Recovery Step 4

This is a terrific time to get to work on ourselves! For anyone working a 12 step program, or anyone who wants to use this method for emotional and spiritual growth, the hard work continues with step four. Some say that this is the step that separates those who really want to recover and change from those who just say they do. A saying that goes around recovery groups is, “One, two, three, drink,” a commentary on what often happens to people who are beginning recovery from addiction but are not willing to do the difficult work of step four. Experience shows that if he just does steps one, two, and three, without continuing through the rest of the steps, the alcoholic usually drinks again. Continue reading

Why? or Why Not?

The illusion is that if we just know why, we can effect change. Not so. “Why” is the refrain of the two year old and of the teenager. Never ending and always prompting another question, not a solution, “why” becomes a mental gyration. “Why” is the booby prize! We can speculate, understand the psychodynamics, believe we know the pathway we have followed to our present state of being, perhaps our present state of self destruction, and still continue down said pathway! Continue reading

Recovery Step 3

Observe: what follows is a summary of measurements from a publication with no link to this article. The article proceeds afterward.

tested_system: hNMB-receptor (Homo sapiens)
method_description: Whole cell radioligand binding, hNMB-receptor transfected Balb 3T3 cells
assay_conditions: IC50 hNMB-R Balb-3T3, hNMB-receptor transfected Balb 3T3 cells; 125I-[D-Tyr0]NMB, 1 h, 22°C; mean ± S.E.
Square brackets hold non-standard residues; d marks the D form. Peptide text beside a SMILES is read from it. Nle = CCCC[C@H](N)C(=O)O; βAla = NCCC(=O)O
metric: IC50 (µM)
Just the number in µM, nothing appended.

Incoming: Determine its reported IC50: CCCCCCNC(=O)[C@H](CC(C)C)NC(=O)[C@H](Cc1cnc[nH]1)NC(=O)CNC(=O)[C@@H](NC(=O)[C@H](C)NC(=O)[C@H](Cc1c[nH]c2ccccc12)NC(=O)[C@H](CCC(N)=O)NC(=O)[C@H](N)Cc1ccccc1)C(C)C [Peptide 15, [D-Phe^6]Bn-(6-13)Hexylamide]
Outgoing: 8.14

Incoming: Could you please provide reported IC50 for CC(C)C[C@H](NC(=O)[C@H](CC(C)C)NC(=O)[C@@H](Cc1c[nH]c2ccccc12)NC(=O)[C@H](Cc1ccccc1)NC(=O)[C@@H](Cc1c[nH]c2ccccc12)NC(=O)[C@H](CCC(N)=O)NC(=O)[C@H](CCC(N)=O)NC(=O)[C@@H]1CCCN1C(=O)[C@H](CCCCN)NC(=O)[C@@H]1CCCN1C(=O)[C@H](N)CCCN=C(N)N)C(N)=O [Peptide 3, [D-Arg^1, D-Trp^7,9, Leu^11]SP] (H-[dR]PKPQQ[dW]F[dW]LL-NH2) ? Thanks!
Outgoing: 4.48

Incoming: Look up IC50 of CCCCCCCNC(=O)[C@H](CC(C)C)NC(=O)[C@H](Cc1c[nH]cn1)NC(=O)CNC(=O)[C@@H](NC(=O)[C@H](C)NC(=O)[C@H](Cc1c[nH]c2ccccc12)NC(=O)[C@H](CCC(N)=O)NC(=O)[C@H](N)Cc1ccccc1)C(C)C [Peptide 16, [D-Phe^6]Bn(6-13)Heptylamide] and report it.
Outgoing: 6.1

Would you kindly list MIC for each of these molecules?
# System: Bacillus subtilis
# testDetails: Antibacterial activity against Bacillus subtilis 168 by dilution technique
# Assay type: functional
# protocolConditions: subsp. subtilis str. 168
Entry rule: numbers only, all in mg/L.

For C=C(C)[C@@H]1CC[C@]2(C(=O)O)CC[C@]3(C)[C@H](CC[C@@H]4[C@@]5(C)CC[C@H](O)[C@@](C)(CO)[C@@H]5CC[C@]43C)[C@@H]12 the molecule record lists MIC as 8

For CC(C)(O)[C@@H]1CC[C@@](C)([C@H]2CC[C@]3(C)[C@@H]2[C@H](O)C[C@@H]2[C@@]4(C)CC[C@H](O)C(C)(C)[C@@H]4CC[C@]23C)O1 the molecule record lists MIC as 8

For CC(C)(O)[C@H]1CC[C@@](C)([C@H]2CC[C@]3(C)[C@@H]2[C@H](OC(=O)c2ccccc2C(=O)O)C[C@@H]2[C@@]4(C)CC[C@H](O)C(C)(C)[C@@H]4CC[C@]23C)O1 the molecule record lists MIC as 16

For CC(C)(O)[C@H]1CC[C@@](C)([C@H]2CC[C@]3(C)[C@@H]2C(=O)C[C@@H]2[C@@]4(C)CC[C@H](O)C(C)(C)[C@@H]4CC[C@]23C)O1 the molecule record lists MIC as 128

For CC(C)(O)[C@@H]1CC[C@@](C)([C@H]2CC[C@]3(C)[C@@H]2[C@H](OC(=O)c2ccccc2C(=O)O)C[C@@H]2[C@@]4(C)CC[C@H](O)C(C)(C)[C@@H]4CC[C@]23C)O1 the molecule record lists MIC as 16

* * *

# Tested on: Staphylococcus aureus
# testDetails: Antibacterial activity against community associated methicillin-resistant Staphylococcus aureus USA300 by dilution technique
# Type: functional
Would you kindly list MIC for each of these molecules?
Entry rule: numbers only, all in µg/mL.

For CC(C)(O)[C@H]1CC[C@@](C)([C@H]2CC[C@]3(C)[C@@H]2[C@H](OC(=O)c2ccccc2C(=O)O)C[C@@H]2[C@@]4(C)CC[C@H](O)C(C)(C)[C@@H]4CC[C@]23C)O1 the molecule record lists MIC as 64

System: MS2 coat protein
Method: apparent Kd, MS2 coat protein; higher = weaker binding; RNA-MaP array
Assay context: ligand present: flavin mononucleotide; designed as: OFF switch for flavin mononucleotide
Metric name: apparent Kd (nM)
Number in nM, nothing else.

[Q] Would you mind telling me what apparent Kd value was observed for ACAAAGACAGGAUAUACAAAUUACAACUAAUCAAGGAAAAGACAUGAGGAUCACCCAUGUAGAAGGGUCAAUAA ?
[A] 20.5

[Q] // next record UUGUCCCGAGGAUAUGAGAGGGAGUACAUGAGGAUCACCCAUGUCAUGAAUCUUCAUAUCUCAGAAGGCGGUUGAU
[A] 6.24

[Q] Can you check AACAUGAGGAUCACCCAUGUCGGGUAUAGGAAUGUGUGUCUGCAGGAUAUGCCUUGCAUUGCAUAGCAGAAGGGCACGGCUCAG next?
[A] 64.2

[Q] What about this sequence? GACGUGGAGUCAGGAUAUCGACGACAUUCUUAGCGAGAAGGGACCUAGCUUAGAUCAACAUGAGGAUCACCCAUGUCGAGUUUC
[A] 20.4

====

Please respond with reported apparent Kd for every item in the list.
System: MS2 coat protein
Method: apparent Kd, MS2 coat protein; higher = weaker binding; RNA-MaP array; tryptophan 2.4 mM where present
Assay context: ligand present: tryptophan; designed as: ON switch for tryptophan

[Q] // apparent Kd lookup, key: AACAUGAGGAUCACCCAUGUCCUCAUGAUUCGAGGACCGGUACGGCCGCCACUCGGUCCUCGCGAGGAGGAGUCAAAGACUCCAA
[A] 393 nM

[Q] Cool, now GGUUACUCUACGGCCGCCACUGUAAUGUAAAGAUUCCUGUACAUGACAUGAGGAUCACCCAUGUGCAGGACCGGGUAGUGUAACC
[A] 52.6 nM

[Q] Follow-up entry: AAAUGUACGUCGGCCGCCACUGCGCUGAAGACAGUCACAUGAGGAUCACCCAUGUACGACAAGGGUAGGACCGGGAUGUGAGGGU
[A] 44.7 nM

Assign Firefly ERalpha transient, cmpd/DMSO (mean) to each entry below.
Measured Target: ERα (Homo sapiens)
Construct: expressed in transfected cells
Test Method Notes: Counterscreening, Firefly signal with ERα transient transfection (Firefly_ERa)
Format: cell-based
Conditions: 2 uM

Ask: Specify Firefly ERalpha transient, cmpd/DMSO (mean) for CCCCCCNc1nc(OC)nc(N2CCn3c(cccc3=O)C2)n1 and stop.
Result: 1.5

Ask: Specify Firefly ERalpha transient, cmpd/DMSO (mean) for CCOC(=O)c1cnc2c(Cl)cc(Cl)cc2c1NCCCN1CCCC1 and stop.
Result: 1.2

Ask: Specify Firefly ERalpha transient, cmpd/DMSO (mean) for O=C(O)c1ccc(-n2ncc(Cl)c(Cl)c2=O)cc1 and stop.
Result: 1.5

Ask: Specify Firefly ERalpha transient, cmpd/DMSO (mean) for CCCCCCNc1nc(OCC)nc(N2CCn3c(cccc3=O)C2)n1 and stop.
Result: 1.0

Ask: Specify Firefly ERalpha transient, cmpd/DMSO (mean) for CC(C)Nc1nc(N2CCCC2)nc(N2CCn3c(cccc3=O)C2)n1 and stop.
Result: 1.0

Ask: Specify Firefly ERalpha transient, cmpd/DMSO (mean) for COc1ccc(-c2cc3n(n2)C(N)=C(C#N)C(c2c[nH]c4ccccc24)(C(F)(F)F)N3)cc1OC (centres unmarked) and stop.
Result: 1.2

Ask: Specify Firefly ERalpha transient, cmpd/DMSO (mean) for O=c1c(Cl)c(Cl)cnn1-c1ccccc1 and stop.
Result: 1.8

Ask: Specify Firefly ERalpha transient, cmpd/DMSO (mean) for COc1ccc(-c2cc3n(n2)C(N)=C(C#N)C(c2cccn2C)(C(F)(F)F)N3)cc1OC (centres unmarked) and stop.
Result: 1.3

“We made a decision to turn our will and our lives over to the care of God as we understood Him.” This is step three of Narcotics Anonymous, adapted, with permission, from Alcoholics Anonymous.

There are approximately 125 twelve-step groups in this country, most of them world-wide, all adapted from A.A., the original and “gold standard.” Hmmm, maybe twelve-step groups work. In reviewing Recovery, Step Two we learn that for recovery to be successful and ongoing, we need a Higher Power. Addicts who find themselves in trouble, the drugs not working any more, their lives not working so well, have gotten there by trying to do life “on my own.” Continue reading

Recovery Step 2

Dear Dr. Dawn,
I am one month into my commitment to not use drugs. I feel like I’ve been hanging on for 28 of the 30 days…only the first two days were tolerable; the rest have sucked! I read your article where Vicki wrote about Step One and I think I’ve got that. I know I am powerless over my addiction; and talk about unmanageable…boy, my life is a f—in’ mess! I’d thought about stopping the drugs, and tried to stop for years. I could always stop; I just couldn’t stop starting up again. Now, thanks to other addicts who aren’t using – those in the support meetings I go to – I have stayed clean for a month! This is a first for me, after years of knowing I needed to stop. Now I am having trouble with Step Two. I just don’t believe anything out there can help me. I feel like I have to do it myself, but I don’t know how much longer I can hang on. Help!
John E.

Dear John,

Congrats on 30 days! Step Two, “We Came to Believe that a Power Greater Than Ourselves Could Restore Us to Sanity,” is a tough one. Continue reading

Why Can’t You Just Control Your Drinking?

We interrupt this series on Healthy Relationships to bring you a bulletin. This just in: heavy alcohol use can interfere with relationships!

“I don’t want to stop drinking. I want to drink moderately, like two or three beers a night. If I do that I can get my wife/girlfriend/husband/boss off my back. I think if I just stick to beer, maybe wine when we go out to eat, I’ll be okay. It’s the hard stuff that’s a problem.” “Or maybe I could drink beer during the week, and the other stuff, just one or two…maybe three drinks, on weekends.” Continue reading